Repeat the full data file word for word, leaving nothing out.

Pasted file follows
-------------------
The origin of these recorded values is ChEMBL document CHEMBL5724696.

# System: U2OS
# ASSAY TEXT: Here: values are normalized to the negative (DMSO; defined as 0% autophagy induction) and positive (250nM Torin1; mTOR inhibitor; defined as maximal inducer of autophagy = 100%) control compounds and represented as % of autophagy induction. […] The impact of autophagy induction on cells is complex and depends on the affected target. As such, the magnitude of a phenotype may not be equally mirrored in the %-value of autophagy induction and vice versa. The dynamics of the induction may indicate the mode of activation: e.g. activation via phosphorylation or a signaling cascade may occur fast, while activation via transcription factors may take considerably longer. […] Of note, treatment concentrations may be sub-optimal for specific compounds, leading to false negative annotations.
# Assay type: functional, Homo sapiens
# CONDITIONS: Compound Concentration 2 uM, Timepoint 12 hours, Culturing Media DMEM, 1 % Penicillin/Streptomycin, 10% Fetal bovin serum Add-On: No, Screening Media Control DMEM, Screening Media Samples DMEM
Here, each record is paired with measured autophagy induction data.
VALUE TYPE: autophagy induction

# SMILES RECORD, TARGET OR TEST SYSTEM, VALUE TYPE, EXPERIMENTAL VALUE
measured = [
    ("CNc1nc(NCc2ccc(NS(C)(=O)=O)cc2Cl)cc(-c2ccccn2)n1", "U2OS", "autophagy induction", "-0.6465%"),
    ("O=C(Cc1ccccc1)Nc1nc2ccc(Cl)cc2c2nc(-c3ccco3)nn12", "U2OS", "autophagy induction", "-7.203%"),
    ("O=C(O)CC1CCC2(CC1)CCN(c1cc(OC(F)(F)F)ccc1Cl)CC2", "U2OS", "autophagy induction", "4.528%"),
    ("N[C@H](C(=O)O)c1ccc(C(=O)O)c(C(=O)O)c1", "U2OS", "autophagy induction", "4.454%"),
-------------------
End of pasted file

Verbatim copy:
The origin of these recorded values is ChEMBL document CHEMBL5724696.

# System: U2OS
# ASSAY TEXT: Here: values are normalized to the negative (DMSO; defined as 0% autophagy induction) and positive (250nM Torin1; mTOR inhibitor; defined as maximal inducer of autophagy = 100%) control compounds and represented as % of autophagy induction. […] The impact of autophagy induction on cells is complex and depends on the affected target. As such, the magnitude of a phenotype may not be equally mirrored in the %-value of autophagy induction and vice versa. The dynamics of the induction may indicate the mode of activation: e.g. activation via phosphorylation or a signaling cascade may occur fast, while activation via transcription factors may take considerably longer. […] Of note, treatment concentrations may be sub-optimal for specific compounds, leading to false negative annotations.
# Assay type: functional, Homo sapiens
# CONDITIONS: Compound Concentration 2 uM, Timepoint 12 hours, Culturing Media DMEM, 1 % Penicillin/Streptomycin, 10% Fetal bovin serum Add-On: No, Screening Media Control DMEM, Screening Media Samples DMEM
Here, each record is paired with measured autophagy induction data.
VALUE TYPE: autophagy induction

# SMILES RECORD, TARGET OR TEST SYSTEM, VALUE TYPE, EXPERIMENTAL VALUE
measured = [
    ("CNc1nc(NCc2ccc(NS(C)(=O)=O)cc2Cl)cc(-c2ccccn2)n1", "U2OS", "autophagy induction", "-0.6465%"),
    ("O=C(Cc1ccccc1)Nc1nc2ccc(Cl)cc2c2nc(-c3ccco3)nn12", "U2OS", "autophagy induction", "-7.203%"),
    ("O=C(O)CC1CCC2(CC1)CCN(c1cc(OC(F)(F)F)ccc1Cl)CC2", "U2OS", "autophagy induction", "4.528%"),
    ("N[C@H](C(=O)O)c1ccc(C(=O)O)c(C(=O)O)c1", "U2OS", "autophagy induction", "4.454%"),